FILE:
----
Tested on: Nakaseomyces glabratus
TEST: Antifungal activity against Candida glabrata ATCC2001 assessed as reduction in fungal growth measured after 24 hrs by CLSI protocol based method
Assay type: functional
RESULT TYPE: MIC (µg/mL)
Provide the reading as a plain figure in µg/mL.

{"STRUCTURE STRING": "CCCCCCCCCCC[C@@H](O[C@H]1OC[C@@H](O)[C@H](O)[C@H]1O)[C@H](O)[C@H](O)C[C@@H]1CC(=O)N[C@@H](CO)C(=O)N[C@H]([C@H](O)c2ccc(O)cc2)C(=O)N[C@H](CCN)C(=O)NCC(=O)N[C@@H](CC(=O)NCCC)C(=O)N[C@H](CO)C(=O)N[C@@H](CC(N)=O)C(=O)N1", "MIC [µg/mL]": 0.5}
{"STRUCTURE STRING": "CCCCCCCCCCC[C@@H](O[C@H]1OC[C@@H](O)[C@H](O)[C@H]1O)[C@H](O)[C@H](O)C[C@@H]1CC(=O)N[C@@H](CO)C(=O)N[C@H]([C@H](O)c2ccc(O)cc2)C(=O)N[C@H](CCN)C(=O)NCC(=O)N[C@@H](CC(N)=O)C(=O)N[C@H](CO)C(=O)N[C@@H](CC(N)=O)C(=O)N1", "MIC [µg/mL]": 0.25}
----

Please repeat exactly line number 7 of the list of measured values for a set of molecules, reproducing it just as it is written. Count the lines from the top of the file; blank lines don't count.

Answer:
{"STRUCTURE STRING": "CCCCCCCCCCC[C@@H](O[C@H]1OC[C@@H](O)[C@H](O)[C@H]1O)[C@H](O)[C@H](O)C[C@@H]1CC(=O)N[C@@H](CO)C(=O)N[C@H]([C@H](O)c2ccc(O)cc2)C(=O)N[C@H](CCN)C(=O)NCC(=O)N[C@@H](CC(N)=O)C(=O)N[C@H](CO)C(=O)N[C@@H](CC(N)=O)C(=O)N1", "MIC [µg/mL]": 0.25}